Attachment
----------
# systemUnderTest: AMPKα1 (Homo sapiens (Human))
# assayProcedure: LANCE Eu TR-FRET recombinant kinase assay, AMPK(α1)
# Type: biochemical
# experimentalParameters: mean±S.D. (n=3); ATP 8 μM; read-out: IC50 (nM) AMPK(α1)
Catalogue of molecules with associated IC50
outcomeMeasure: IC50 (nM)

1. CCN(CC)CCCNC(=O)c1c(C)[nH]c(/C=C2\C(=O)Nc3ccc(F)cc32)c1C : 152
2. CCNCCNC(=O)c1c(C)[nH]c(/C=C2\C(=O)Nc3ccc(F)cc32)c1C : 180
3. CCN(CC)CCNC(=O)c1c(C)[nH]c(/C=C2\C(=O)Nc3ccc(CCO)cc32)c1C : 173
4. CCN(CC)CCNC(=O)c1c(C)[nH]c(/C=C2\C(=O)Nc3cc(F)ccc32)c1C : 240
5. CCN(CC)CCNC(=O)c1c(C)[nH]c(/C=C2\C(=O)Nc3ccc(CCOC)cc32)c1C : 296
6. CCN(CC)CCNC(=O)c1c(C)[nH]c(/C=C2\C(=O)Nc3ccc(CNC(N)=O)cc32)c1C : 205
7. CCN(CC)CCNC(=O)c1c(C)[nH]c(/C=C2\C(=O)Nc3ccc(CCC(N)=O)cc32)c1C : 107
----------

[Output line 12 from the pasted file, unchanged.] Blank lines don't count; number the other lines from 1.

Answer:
6. CCN(CC)CCNC(=O)c1c(C)[nH]c(/C=C2\C(=O)Nc3ccc(CNC(N)=O)cc32)c1C : 205